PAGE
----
[Feb. 21, 1961] Trading up (Mercury Atlas 2, Discoverer 21)

I’m starting to enjoy these musical interludes.  Indulge me while I flip on my hi-fi to play my new favorite pop tune, Del Shannon’s Runaway.  Now, don’t get me wrong, I’m often still as square as a lot of the slightly older set, and I still tap my toes to Benny Goodman, Glenn Miller, and Count Basie, but I enjoy the new stuff, too.

Now, on to the news.  With all of the talk about Mercury capsules on Redstone rockets, it’s easy to forget that the main mission is to get a person into orbit–and you just can’t do that without a bigger booster.

It appears that bigger booster, in the form of the Atlas ICBM, is ready to roll.

I actually missed the first flight of Mercury Atlas, back on July 29, 1960, as I was traveling Japan and didn’t have easy access to English newspapers.  In that flight, the Atlas’ payload was a boilerplate Mercury.  There was also no ejection system or passenger.  The goal was to test the Atlas as well as to plunge the Mercury in a steep reentry angle, simulating an abort situation.

Unfortunately, MA-1 broke up 58 seconds after lift-off.  It was a cloudy day, so no one saw it occur, but when the telemetry stopped and pieces of the craft fell from the sky, it was pretty clear the mission was over.  The culprit was later identified as the junction between the capsule and booster.

MA-2, launched this morning, was a far happier flight.  The sky was perfectly clear, and the mission was a complete success.  It was a short flight, just 17-and-a-half minutes, and it didn’t go any farther than Ham’s flight last month, but the results were gratifying, nonetheless.  NASA now knows that the Mercury can survive a serious abort situation, and the rocket is ready for an unmanned orbital test.  After that, it we’ll just be a chimp away from a fellow in orbit; this could happen as soon as the end of the year, I reckon.

Speaking of chimps, here’s Ham enduring the rigors of reentry.  He had to go through an unplanned 17gs of gravity for a few seconds on the way down, poor thing.  He’s all right, though, NASA vets assure.

There’s a new Discoverer in orbit, Number 21, launched on the 18th.  I don’t know why the Air Force launched it so fast on the heels of Number 20, which was sent up just the day before.  It may be because their missions are so different.  #20 is a simple capsule-return mission, differing from prior ones in just the length of the planned mission–four days.  #21 will test an in-orbit engine fire, presumably to test its ability to change photographic targets while over the Soviet Union (assuming it’s a spy sat, of course!).  The latter probe also carries more equipment planned for use on the official spy sat, Midas.  It’s all a little sketchy; the Air Force is increasingly clamping down on its press releases.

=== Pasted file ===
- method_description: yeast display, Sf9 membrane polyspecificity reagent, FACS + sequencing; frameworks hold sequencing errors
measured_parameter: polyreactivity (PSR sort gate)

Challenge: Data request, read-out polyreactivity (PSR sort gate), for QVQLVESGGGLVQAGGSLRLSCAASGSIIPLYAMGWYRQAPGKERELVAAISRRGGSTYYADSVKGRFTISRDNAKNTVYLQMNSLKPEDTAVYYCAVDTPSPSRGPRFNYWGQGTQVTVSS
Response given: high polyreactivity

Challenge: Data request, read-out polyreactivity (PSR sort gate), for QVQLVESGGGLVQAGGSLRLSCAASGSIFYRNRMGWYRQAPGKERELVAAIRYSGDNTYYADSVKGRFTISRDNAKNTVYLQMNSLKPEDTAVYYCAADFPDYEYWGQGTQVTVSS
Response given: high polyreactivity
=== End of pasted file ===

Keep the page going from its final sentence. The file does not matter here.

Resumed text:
By the way, #20’s mission was a bust.  The capsule was supposed to come down yesterday, but it’s still in orbit.  Perhaps it was smitten by #21 and decided it just could bear to be apart…

Meanwhile, the Soviet probe to Venus, Venera, continues to sail along.  It is around 4 million kilometers away, and the Russians have confirmed at least three transfers of data.  Like Pioneer 5, it will return science on the interstellar medium all the way to Venus.  In fact, this may be all we get out of it.  Sadly, the probe will miss the mark, ending up perhaps 200,000 kilometers away at closest approach.  That may not be near enough to get much useful information, though you never know.

Still no clarification of the February 4 launch, by the way.  An article in the Feb. 13 Aviation Weekly advances all kinds of theories, one of which is similar to the “spy sat” explanation my daughter advanced.  But in the latest (Feb. 20) issue, it seems the hypothesis I advanced,that Sputnik 7 had the same mission as Sputkin 8 and simply fizzled out, is gaining favor.  The twin launches of Sputniks 7 and 8 (the latter being the rocket from which Venera was launched) have apparently galvanized the American government into action.  Or, at least, a lot of talking…

Finally, Happy Birthday to me!  Like Dr. Asimov, I am a little past 30 (a status I’ve enjoyed for some time).  A fan nominated me for the Hugo this year.  I’m flattered beyond words; it’s a great present.

4 thoughts on “[Feb. 21, 1961] Trading up (Mercury Atlas 2, Discoverer 21)”

  1. Congratulations on the well earned nomination. Good luck there, and Happy Birthday!

    Thanks for the news update. Especially for the good news about Ham.

  2. Another terrific musical find. Those electronic organs can be annoying, but they work here, and the vocals are great.

    Another thought about the back-to-back Discoverer launches is that they were to demonstrate that we can launch missions in rapid succession. The timing suggests that it isn’t a response to the Russians doing the same thing (these things do take a bit of advanced preparation, after all), but it is good to show that we can do it, too.

    A belated happy birthday, and congrats on your newsletter getting suggested for a Hugo. (Though one could wish it came from a different quarter. This isn’t really the place for that discussion: fannish politics and all that.)

    1. It’s 1961, and I’m no veterinarian, so I have no idea what this “puppy” thing is.  That said, if it’s associated with Campbell’s brand of literary conservatism, they’d be ill-advised to pick my column!

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